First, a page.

Summer 2000, Vol. 3, No. 2

Contents Page,
Vol. 3, No. 2


Quick Links
to other articles
in this issue:
From the Editor: Disestablishing Football

Two Cheers for the Pilgrimage

What Really Happened in Uganda?

Go Down, Elian

A Religious Right Arrives in Canada

Feeble Opinions On the House Chaplaincy

A Cardinal in Full

Peanuts for Christ

Mormon Women in the Real World

by Jan Shipps

Ever since Eve bit into the forbidden apple, attractive young women have been challenging the powers that be. And ever since Eve’s story made its way into the Bible, reporters have been finding such stories compelling, especially if they involve religion and/or sex. Consider two late-breaking cases in point, both involving coeds whose Mormon identities have put them at odds with their respective Utah institutions of higher learning.

The first takes place at the state’s premier public university, the University of Utah. Although Latter-day Saints make up almost two-thirds of the student body, the campus environment resembles that of most large public colleges and universities, which means that "the U" is secular enough to be perceived by some as antagonistic to religion. And if you’re perched in the Wasatch foothills above Salt Lake City, being perceived as secular means being perceived as anti-Mormon.

On January 9, Salt Lake Tribune reporters Brooke Adams and Peggy Fletcher Stack reminded their readers of that reputation in a big front-page article headlined "Mormon Issue Remains a Touchy One at the U." Stack told me that the story was motivated by reports that the non-Mormon university president had been trying to determine whether there was any truth to popular claims that Latter-day Saint scholars are discriminated against in hiring and promotion and that bias against the LDS students in the university is not hard to detect. The president denied being concerned about the claims, but what Adams and Stack wrote suggests that he shouldn’t be so sanguine. Interviews with over 40 current or former faculty and staff led the reporters to conclude that the university’s anti-Mormon reputation is by no means entirely unfounded.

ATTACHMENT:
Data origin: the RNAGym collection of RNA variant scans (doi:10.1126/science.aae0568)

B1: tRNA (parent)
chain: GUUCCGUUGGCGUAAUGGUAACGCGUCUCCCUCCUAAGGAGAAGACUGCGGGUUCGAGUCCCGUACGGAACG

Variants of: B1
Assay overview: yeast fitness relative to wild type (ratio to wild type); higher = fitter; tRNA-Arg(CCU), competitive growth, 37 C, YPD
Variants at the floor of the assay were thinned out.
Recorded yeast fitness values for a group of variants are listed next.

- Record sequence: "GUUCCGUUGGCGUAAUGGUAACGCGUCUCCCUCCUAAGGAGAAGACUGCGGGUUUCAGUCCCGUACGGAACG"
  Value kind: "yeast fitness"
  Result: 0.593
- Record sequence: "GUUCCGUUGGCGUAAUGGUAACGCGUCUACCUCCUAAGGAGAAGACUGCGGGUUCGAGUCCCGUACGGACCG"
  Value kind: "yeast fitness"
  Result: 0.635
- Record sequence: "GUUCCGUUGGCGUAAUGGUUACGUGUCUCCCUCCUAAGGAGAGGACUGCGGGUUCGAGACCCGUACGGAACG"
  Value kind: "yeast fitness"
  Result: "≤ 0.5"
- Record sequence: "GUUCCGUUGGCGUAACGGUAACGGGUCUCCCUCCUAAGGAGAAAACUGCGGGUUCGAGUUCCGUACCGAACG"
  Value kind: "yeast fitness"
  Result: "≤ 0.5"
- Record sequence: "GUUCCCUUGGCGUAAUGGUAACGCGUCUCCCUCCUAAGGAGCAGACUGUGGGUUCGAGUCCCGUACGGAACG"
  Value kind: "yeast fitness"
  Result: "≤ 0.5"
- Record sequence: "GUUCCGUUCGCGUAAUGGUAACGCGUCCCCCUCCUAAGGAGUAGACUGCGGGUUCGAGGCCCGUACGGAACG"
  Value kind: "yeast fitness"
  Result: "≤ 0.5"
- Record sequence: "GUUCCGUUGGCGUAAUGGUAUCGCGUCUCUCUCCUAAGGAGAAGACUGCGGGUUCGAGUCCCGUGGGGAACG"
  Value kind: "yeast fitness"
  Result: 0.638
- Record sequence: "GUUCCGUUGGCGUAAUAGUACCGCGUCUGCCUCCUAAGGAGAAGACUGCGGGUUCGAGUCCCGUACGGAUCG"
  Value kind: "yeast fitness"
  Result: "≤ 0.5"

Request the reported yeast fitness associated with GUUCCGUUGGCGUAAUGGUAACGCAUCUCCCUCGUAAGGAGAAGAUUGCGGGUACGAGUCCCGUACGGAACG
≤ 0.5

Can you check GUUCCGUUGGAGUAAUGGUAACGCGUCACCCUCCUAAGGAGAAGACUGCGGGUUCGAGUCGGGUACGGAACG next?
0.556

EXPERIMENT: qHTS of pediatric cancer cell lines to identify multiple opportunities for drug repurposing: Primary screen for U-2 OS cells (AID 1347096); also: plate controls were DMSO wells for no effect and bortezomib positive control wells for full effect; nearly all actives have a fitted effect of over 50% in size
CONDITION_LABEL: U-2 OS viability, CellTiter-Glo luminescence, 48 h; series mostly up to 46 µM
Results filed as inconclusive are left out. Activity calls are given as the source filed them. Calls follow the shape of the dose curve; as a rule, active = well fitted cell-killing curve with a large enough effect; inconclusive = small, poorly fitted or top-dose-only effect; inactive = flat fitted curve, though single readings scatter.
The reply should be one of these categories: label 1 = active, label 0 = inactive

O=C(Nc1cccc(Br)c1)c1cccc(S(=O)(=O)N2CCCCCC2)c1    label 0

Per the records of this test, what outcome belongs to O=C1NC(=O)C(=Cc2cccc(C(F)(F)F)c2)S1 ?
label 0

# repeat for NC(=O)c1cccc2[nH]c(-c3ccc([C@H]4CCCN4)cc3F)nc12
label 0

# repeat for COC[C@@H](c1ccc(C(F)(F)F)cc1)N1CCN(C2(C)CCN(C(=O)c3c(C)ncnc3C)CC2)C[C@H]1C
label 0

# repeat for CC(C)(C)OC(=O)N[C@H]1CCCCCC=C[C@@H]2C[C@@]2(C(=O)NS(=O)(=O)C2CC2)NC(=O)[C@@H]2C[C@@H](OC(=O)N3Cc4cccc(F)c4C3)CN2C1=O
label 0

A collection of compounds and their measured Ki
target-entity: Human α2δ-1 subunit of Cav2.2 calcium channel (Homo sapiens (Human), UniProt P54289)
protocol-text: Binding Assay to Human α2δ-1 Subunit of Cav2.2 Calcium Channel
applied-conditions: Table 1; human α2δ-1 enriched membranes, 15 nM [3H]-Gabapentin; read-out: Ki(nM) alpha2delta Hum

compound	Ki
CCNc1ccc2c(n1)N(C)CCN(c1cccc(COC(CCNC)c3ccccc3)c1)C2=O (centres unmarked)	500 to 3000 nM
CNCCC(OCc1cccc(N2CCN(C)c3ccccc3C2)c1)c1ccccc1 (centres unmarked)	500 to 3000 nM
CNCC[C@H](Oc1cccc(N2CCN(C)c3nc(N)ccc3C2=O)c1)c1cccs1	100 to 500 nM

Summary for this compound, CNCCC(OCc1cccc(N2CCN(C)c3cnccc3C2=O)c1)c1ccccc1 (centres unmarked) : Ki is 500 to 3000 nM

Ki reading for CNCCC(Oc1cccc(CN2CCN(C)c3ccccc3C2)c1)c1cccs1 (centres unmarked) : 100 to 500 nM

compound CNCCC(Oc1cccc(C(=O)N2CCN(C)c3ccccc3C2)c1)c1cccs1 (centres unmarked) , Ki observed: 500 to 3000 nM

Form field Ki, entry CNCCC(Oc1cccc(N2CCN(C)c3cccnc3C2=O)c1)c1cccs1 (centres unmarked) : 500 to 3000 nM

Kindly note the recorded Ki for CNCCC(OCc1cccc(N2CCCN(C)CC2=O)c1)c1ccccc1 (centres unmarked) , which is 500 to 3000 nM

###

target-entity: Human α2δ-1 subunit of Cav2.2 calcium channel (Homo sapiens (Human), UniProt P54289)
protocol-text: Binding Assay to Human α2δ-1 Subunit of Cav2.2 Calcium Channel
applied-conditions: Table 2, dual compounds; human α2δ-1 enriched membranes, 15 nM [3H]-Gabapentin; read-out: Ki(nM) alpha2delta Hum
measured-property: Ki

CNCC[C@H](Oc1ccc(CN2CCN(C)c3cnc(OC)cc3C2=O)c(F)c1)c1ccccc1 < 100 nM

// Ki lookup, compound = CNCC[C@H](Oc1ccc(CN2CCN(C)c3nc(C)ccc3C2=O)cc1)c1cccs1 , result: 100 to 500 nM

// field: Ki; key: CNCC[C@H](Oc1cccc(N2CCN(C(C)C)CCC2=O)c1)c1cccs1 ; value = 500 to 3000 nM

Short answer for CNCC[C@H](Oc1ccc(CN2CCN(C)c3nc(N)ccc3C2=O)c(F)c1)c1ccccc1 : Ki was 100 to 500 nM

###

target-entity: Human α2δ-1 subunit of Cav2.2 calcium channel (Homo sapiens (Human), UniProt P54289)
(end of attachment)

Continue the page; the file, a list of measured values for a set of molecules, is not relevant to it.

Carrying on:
The considerable buzz the story created added to the newsworthiness of a suit filed four days later in federal court by Christina Axsom-Flynn, a sometime student in the university’s actor training program who charged that certain faculty members had failed to make reasonable accommodation for her religion. She said that when she auditioned for the program she had warned the committee that she would not be comfortable "taking the Lord’s name in vain" and "saying the F word." She said that since she had been admitted, she assumed that her reservations would be respected. They were not.

Early on, she was asked to perform scenes in a class in which the character she was playing swore and used scatological language. Although she was permitted to eliminate the offensive language on that occasion, she claimed she was subsequently counseled to leave the program unless, in future dramatic performances, she could perform the roles exactly as written. After Axsom-Flynn dropped out of the program (and the university) she sued, alleging that her civil rights had been violated. Asking the court in effect to treat her religion as a disability that needs to be accommodated, she is seeking a public apology and unspecified money damages.